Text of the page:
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Privacy and Identity

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5 Shocking Ways The World Is About To Change. First off, fuck the apocalypse and everybody who predicts it.

5 Shocking Ways The World Is About To Change

There's always an apocalypse somewhere, and our pop culture's obsession with an America ruined by war/disease/starvation basically boils down to, "Can you imagine if the shit that's constantly happening in the Third World happened to us? " There's somebody out there living the social breakdown of The Walking Dead right now. Only instead of zombies, it's some warlord's death squads, and a crossbow won't do shit. No, this article is about the future, but isn't about the apocalypse or a dystopia -- this isn't about killer robots (which we already have!)

Or a looming American police state. Semi-related note: My new novel about cybernetic super-criminals and shit is out right now! #5. Segmed87ru/iStock/Getty Images If you found a cockroach in your cereal, your whole year would be ruined. Chad Zuber/iStock/Getty Images"I wish my kids were here to witness this, but I ate them out of desperation first. " via How Companies Learn Your Secrets. Privacy Post-Privacy. Single Point of Failure: The Day Google Forgot To Check Passwords.

Facebook privacy and kids: Don’t post photos of your kids online. Photo by Hemera/Thinkstock I vividly remember the Facebook post.

Facebook privacy and kids: Don’t post photos of your kids online

It was my friend’s 5-year-old daughter “Kate,” (a pseudonym) standing outside of her house in a bright yellow bikini, the street address clearly visible behind her on the front door. A caption read “Leaving for our annual Labor Day weekend at the beach,” and beneath it were more than 50 likes and comments from friends—including many “friends” that Kate’s mom barely knew. The picture had been uploaded to a Facebook album, and there were 114 shots just of Kate: freshly cleaned and swaddled on the day of her birth … giving her Labradoodle a kiss … playing on a swing set.

But there were also photos of her in a bathtub and an awkward moment posing in her mother’s lacy pink bra. I completely understood her parents’ desire to capture Kate’s everyday moments, because early childhood is so ephemeral. Last week, Facebook updated its privacy policy again. Six thousand respondents to Slate’s survey show a clear trend. Password Reuse. Ring Could Log Users In to Houses, Phones and Website as Soon as Next Month.

The need for more passwords that our feeble human brains struggle to remember can make it feel like we work for the machines instead of the other way around.

Ring Could Log Users In to Houses, Phones and Website as Soon as Next Month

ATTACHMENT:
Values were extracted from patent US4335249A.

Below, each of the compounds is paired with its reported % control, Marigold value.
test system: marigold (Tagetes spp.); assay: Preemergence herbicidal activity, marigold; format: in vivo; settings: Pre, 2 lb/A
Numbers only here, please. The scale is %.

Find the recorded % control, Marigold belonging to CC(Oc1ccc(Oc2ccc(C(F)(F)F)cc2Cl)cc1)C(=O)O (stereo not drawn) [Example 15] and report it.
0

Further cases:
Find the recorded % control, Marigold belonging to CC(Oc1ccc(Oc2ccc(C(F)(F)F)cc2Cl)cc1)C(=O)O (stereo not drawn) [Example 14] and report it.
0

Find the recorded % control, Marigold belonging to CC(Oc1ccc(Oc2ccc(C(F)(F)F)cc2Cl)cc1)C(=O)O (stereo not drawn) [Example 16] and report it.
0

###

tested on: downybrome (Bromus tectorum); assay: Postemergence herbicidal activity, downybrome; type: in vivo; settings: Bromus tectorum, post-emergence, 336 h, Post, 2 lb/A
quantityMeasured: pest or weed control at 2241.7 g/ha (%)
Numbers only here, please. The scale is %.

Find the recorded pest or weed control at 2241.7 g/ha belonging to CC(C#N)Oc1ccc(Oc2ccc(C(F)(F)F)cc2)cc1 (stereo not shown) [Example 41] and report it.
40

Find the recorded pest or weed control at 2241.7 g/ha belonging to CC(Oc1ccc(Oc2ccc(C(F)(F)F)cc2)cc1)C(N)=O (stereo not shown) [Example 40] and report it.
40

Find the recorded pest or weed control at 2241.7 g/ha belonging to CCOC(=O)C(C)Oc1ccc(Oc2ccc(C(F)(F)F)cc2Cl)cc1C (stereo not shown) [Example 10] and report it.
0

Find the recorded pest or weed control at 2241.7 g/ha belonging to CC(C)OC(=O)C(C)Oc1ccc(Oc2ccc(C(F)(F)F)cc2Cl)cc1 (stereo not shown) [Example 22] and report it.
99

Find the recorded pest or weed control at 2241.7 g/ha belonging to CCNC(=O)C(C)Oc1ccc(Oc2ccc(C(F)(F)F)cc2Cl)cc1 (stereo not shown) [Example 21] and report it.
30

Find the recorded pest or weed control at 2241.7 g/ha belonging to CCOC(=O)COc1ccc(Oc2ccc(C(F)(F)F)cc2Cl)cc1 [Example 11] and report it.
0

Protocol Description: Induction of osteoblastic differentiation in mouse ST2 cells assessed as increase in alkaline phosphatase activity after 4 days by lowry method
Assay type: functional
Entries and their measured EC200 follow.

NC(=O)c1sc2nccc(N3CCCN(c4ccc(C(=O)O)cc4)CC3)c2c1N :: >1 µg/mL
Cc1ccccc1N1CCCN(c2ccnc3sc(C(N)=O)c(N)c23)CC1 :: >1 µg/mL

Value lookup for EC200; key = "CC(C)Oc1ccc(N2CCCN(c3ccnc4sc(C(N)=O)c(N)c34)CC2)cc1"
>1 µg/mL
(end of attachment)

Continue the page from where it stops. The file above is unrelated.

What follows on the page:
Wearable, and even embeddable, login storage has emerged has a possible solution. After Google researchers floated the idea of a USB stick or a ring that would generate login keys, it appeared the Web giant would lead the way. But a UK project recently closed a $380,000 Kickstarter campaign, promising delivery of 61,000 password-bearing rings in September. The company, NFC Ring, makes a simple silver ring with two near-field communication transmitters inside it, storing access information that can potentially be used to unlock phones, cars or houses or even to log in to websites. One transmitter faces out and stores information that the user may want to share, such as his or her contact information. Users won’t have to charge or update the rings because the transmitters are passive. Images courtesy NFC Ring. David Birch: Identity without a name. Supreme Court: DNA swab after arrest is legitimate search. The justices of the U.S.

Supreme Court: DNA swab after arrest is legitimate search

Supreme Court sit for their official photograph on October 8, 2010, at the Supreme Court. Front row, from left: Clarence Thomas, Antonin Scalia, Chief Justice John G. Roberts, Anthony M. Kennedy and Ruth Bader Ginsburg. Back row, from left: Sonia Sotomayor, Stephen Breyer, Samuel Alito Jr. and Elena Kagan. In 2005, Chief Justice John G. Justice Antonin Scalia was appointed by President Ronald Reagan in 1986 to fill the seat vacated by Justice William Rehnquist when he was elevated to chief justice. Justice Anthony M. Justice Clarence Thomas is the second African-American to serve on the court, succeeding Justice Thurgood Marshall when he was appointed by President George H. Justice Ruth Bader Ginsburg is the second woman to serve on the Supreme Court. Justice Stephen G. Justice Samuel A. Justice Sonia Sotomayor is the court's first Hispanic and third female justice. Justice Elena Kagan is the fourth female justice and a member of the court's liberal wing.

Genetic Privacy: Bite Sci-zed. "Is This You?" - lifelogging, privacy and scandal by Tom Scott at Electromagnetic Field 2012.